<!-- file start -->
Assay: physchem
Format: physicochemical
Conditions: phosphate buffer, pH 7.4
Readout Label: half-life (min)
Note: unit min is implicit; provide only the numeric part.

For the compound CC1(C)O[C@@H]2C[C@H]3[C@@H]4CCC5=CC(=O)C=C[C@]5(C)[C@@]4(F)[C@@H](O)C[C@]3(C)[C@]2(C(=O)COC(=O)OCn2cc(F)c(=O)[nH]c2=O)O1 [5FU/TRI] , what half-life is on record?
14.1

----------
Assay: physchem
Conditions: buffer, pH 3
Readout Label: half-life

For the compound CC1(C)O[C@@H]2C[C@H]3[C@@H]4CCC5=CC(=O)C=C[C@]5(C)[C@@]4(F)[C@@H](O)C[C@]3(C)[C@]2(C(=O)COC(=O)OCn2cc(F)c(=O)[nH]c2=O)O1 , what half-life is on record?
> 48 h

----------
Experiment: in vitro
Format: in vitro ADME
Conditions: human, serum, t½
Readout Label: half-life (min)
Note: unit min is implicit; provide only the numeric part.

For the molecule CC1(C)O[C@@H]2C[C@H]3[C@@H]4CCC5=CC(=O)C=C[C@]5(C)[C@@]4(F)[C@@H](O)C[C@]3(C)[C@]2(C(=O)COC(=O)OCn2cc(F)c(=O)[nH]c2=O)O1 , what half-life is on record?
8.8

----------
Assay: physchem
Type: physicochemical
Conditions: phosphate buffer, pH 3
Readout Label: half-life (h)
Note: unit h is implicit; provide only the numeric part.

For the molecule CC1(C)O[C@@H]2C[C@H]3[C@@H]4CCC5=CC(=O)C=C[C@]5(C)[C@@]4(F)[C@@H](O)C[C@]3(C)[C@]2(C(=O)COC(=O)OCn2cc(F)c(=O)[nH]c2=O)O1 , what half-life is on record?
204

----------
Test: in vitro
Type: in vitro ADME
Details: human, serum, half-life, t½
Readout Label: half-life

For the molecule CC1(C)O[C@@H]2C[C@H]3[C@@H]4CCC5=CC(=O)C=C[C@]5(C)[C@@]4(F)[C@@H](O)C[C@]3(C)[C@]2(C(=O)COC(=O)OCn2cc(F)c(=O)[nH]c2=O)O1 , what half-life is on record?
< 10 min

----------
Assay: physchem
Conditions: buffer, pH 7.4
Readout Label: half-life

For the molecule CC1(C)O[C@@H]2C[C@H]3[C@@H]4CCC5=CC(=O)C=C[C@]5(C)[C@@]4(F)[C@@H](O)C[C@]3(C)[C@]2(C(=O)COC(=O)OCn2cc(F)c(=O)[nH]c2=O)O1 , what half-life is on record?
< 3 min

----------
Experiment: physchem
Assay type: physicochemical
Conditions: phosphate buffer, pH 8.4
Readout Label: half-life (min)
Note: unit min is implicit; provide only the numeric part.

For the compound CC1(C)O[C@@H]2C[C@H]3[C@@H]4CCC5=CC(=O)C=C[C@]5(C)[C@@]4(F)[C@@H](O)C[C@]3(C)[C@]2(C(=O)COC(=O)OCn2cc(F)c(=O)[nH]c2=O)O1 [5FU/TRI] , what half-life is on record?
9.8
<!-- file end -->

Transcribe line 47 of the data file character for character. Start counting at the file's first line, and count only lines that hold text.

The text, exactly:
Readout Label: half-life (min)